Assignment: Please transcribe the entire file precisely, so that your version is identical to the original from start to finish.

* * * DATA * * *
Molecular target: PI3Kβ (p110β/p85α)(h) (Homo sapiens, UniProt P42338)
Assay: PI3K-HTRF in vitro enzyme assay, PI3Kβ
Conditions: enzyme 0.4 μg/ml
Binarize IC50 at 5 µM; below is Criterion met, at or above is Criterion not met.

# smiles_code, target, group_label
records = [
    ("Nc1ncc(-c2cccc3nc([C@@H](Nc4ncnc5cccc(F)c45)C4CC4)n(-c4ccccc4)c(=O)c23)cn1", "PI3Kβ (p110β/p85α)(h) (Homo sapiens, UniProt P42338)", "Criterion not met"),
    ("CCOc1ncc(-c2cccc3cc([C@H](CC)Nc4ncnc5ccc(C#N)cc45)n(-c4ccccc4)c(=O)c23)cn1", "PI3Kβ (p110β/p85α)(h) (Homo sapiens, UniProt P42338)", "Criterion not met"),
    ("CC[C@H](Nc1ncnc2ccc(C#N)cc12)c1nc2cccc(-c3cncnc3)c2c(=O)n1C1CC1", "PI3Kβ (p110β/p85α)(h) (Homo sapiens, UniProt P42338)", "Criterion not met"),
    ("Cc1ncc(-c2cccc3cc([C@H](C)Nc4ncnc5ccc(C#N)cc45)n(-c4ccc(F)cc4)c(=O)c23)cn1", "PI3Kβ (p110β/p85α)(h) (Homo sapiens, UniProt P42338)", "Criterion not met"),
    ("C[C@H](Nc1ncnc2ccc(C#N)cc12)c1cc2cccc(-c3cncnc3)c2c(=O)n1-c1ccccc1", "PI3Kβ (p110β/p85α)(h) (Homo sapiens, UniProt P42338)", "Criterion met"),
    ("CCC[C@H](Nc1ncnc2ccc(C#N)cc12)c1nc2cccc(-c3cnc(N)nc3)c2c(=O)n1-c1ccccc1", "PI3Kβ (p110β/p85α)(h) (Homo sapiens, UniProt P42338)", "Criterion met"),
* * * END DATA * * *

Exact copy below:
Molecular target: PI3Kβ (p110β/p85α)(h) (Homo sapiens, UniProt P42338)
Assay: PI3K-HTRF in vitro enzyme assay, PI3Kβ
Conditions: enzyme 0.4 μg/ml
Binarize IC50 at 5 µM; below is Criterion met, at or above is Criterion not met.

# smiles_code, target, group_label
records = [
    ("Nc1ncc(-c2cccc3nc([C@@H](Nc4ncnc5cccc(F)c45)C4CC4)n(-c4ccccc4)c(=O)c23)cn1", "PI3Kβ (p110β/p85α)(h) (Homo sapiens, UniProt P42338)", "Criterion not met"),
    ("CCOc1ncc(-c2cccc3cc([C@H](CC)Nc4ncnc5ccc(C#N)cc45)n(-c4ccccc4)c(=O)c23)cn1", "PI3Kβ (p110β/p85α)(h) (Homo sapiens, UniProt P42338)", "Criterion not met"),
    ("CC[C@H](Nc1ncnc2ccc(C#N)cc12)c1nc2cccc(-c3cncnc3)c2c(=O)n1C1CC1", "PI3Kβ (p110β/p85α)(h) (Homo sapiens, UniProt P42338)", "Criterion not met"),
    ("Cc1ncc(-c2cccc3cc([C@H](C)Nc4ncnc5ccc(C#N)cc45)n(-c4ccc(F)cc4)c(=O)c23)cn1", "PI3Kβ (p110β/p85α)(h) (Homo sapiens, UniProt P42338)", "Criterion not met"),
    ("C[C@H](Nc1ncnc2ccc(C#N)cc12)c1cc2cccc(-c3cncnc3)c2c(=O)n1-c1ccccc1", "PI3Kβ (p110β/p85α)(h) (Homo sapiens, UniProt P42338)", "Criterion met"),
    ("CCC[C@H](Nc1ncnc2ccc(C#N)cc12)c1nc2cccc(-c3cnc(N)nc3)c2c(=O)n1-c1ccccc1", "PI3Kβ (p110β/p85α)(h) (Homo sapiens, UniProt P42338)", "Criterion met"),